Self-Tangling Psychoanalytical Turgidity
Prof bug is grappling mightily still with two cumbersome books on psychoanalysis and its varieties, the struggle a good 10 days old now --- contrary to what he had expected: not least, because he knew a fair amount about the subject from earlier research and writing. Alas, as with almost everything written by psychoanalysts or their insight-oriented spin-offs --- the latter conducted by Ph.D. or M.A. holders in clinical psychology, and not the graduates of psychoanalytical institutes --- the writing is chock-a-block with endless abstract neologisms that serve as theoretical concepts and that then, in turn, sub-divide the arguments into endless classificatory sections. All of it very long on claims and assertations, with little or no concern for empirical evidence above and beyond some clinical observations by the writers of their own patients or, no better, the countless footnotes to writers who share their opinions and theoretical orientation.
Any Exceptions? Only One Comes to Mind
Much of what's called object-oriented psychotherapy --- now really merged with the broader relational-therapy (which looks mainly at the interaction of a patient with the therapist or with initimate persons in his or her life) --- was based on observations by clincians at the Tavistock Institute in London of infants and young children. (Objects, a concept coined by Freud himself, means in effect other people: in orthodox Freudianism, including the British Melanie Klein offshoot of the interwar period, objects (other people like mom and dad) are supposedly understood by the infant and young child as valuable only insofar as they gratified certain biological drives and instincts, all egocentric and without any particular concern for attachment, acceptance, and nurturing needs.)
What the better Tavistock psychologists and psychoanalysts found found was revealing: contrary to Freud and his followers --- including his daughter, Anna and especially Melanie Klein --- infants and children have basic, irreducible "drives" to be accepted, loved, and nurtured, rather than ego-centric drives of dominance, pleasure-seeking (erotic or otherwise), and a sense of self-centeredness in general, all of which, in Freudian terms, had to be blunted and repressed if the child, as it passed through pre- Oedipal, Oedipal, and post-Oedipal dynamic stages of personality development, were to fit into the world of the family and society, however much it might cost the child in neurotic symptoms. And so relational therapy as it evolved shifted the thrust of much psychoanalytical therapy from intra-psychic phenomena toward inter-personal relations . . . with later schools of that sort adding their own theoretical approaches to it.
Whatever core empirical work existed in the early Tavistock group got buried under more and more neologisms and the disputes among this school or that school . . . all matters to be discused when prof bug's splattered brain recovers from its immersion in the self-punishing morass of psychoanalytical psycho-babble. But note. At the same time, ego-psychology --- the more orthodox sort worked out by Freud and his gifted daughter Anna: along with the structural theory of the mind (the ego, the unconscious, the punishing super-ego) --- continue to reject the new object-oriented and relational psychoanalysis as a dangerous diversion . . . the key problems of a distraught and demoralized patient a direct outcome of a compulsive and reiterating intra-psychic dominance of the conscious ego-parts of the patient's mind by early childhood traumas and negative fantasies that bring the patient into constant conflict with the real world.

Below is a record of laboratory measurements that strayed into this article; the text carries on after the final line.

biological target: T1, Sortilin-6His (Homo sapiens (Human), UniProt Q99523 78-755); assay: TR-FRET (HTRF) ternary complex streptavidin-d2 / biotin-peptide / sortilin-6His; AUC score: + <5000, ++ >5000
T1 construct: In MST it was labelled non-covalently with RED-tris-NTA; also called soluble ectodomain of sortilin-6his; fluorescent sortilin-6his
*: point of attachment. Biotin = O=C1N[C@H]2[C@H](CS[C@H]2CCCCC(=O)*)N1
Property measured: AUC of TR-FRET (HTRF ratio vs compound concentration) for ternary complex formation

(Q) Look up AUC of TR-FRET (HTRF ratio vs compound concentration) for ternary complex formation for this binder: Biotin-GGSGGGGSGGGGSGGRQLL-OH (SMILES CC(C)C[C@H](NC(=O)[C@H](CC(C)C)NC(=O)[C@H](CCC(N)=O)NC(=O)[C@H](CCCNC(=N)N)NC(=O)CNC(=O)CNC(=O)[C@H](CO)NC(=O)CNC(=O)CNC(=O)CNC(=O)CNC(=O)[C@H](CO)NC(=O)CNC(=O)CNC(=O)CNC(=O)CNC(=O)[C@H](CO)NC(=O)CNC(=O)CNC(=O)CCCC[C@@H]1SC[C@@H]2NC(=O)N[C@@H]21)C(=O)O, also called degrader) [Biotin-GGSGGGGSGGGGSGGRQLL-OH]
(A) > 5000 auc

From that viewpoint, all sorts of relational psychoanalysis are escapist and overly subjective distractions in therapy from the core problems of the analysts' patients.
Bad Reputation in Academic Psychology
For the time being, no matter. Simply note how academic psychology became suspicious early on of psychoanalysis and, later, non-analytical insight-therapy . . . endorsing, instead, cognitive-behavioral approaches that concentrate on learning-theory and efforts to change the harmful thoughts that are closely linked to emotional distress. Feelings, after all, are very difficult to change. Thoughts are easier to recognize and deal with. Anyway, more of this for later buggy articles. And cognitive-behavioral therapists seeks to find ways to pin down measurement-data that will allow them to gauge and generalize about the success-rate of their therapies. (How successful they happen to be will be discussed in subsequent buggy aritcles).
In the meantime, on to . . .
TODAY'S BUGGY ARGUMENT
Instead, for today, here's a post the buggy prof left at one of the best economic web-sites around, Mark Perry's Carpe Diem, a liberatrian site.
No Bugged-Out Libertarianism
Prof bug, remember, is no libertarian. He has criticized its atomistic reductionism of social life into distinct independent individuals, its inability to distinguish among different kinds of democratic governments --- all politicians are regarded as equally suspect, dishonest, wasteful, or corrupt --- and above all its failures to understand the institutional and power-base of both domestic economies and the global system of exchange: flows of goods, services, investments, multinationals, and technologies. Still, what distinguishes Perry's site is his impressive daily efforts at providing his readers with commendable empirical data to back up his libertarian arguments. You might not agree with each of them, but you then know why you disagree and can offer both theoretical and empricial counters.